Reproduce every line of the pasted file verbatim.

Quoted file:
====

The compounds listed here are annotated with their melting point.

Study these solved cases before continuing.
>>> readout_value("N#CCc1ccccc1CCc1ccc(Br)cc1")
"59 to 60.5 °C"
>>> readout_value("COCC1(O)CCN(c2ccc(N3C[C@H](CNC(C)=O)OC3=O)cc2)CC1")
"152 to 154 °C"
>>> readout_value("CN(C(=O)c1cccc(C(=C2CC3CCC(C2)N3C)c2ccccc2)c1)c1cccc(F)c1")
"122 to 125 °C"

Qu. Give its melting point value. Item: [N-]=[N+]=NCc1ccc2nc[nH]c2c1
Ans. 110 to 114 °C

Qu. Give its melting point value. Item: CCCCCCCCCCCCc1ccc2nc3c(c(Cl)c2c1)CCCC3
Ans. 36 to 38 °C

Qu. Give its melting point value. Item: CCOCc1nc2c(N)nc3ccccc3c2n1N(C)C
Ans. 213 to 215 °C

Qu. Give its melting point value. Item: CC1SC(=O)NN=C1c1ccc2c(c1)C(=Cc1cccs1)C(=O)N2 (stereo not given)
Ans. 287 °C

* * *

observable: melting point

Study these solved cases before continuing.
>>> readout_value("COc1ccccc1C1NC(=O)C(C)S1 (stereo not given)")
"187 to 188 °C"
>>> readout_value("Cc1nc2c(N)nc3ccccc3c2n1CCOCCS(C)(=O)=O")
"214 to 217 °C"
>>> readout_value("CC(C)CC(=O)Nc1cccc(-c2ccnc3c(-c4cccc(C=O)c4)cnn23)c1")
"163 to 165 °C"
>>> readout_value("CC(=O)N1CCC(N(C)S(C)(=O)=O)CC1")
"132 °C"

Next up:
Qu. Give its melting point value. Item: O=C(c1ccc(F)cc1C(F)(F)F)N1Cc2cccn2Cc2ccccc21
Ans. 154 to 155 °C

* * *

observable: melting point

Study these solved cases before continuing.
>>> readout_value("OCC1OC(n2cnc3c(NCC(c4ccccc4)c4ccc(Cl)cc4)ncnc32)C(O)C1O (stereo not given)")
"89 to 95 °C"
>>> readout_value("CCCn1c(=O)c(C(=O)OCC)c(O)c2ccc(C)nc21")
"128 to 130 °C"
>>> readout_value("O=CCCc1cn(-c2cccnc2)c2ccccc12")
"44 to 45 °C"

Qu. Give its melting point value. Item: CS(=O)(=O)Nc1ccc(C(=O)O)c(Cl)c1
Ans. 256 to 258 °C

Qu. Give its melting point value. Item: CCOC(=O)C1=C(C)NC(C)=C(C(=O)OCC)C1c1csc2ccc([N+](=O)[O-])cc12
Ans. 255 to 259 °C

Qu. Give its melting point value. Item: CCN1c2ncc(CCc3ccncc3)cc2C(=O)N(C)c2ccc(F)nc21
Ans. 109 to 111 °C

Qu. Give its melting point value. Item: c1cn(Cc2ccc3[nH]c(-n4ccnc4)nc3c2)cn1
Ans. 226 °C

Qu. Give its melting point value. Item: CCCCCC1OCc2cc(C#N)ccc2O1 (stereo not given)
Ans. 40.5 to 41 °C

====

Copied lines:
The compounds listed here are annotated with their melting point.

Study these solved cases before continuing.
>>> readout_value("N#CCc1ccccc1CCc1ccc(Br)cc1")
"59 to 60.5 °C"
>>> readout_value("COCC1(O)CCN(c2ccc(N3C[C@H](CNC(C)=O)OC3=O)cc2)CC1")
"152 to 154 °C"
>>> readout_value("CN(C(=O)c1cccc(C(=C2CC3CCC(C2)N3C)c2ccccc2)c1)c1cccc(F)c1")
"122 to 125 °C"

Qu. Give its melting point value. Item: [N-]=[N+]=NCc1ccc2nc[nH]c2c1
Ans. 110 to 114 °C

Qu. Give its melting point value. Item: CCCCCCCCCCCCc1ccc2nc3c(c(Cl)c2c1)CCCC3
Ans. 36 to 38 °C

Qu. Give its melting point value. Item: CCOCc1nc2c(N)nc3ccccc3c2n1N(C)C
Ans. 213 to 215 °C

Qu. Give its melting point value. Item: CC1SC(=O)NN=C1c1ccc2c(c1)C(=Cc1cccs1)C(=O)N2 (stereo not given)
Ans. 287 °C

* * *

observable: melting point

Study these solved cases before continuing.
>>> readout_value("COc1ccccc1C1NC(=O)C(C)S1 (stereo not given)")
"187 to 188 °C"
>>> readout_value("Cc1nc2c(N)nc3ccccc3c2n1CCOCCS(C)(=O)=O")
"214 to 217 °C"
>>> readout_value("CC(C)CC(=O)Nc1cccc(-c2ccnc3c(-c4cccc(C=O)c4)cnn23)c1")
"163 to 165 °C"
>>> readout_value("CC(=O)N1CCC(N(C)S(C)(=O)=O)CC1")
"132 °C"

Next up:
Qu. Give its melting point value. Item: O=C(c1ccc(F)cc1C(F)(F)F)N1Cc2cccn2Cc2ccccc21
Ans. 154 to 155 °C

* * *

observable: melting point

Study these solved cases before continuing.
>>> readout_value("OCC1OC(n2cnc3c(NCC(c4ccccc4)c4ccc(Cl)cc4)ncnc32)C(O)C1O (stereo not given)")
"89 to 95 °C"
>>> readout_value("CCCn1c(=O)c(C(=O)OCC)c(O)c2ccc(C)nc21")
"128 to 130 °C"
>>> readout_value("O=CCCc1cn(-c2cccnc2)c2ccccc12")
"44 to 45 °C"

Qu. Give its melting point value. Item: CS(=O)(=O)Nc1ccc(C(=O)O)c(Cl)c1
Ans. 256 to 258 °C

Qu. Give its melting point value. Item: CCOC(=O)C1=C(C)NC(C)=C(C(=O)OCC)C1c1csc2ccc([N+](=O)[O-])cc12
Ans. 255 to 259 °C

Qu. Give its melting point value. Item: CCN1c2ncc(CCc3ccncc3)cc2C(=O)N(C)c2ccc(F)nc21
Ans. 109 to 111 °C

Qu. Give its melting point value. Item: c1cn(Cc2ccc3[nH]c(-n4ccnc4)nc3c2)cn1
Ans. 226 °C

Qu. Give its melting point value. Item: CCCCCC1OCc2cc(C#N)ccc2O1 (stereo not given)
Ans. 40.5 to 41 °C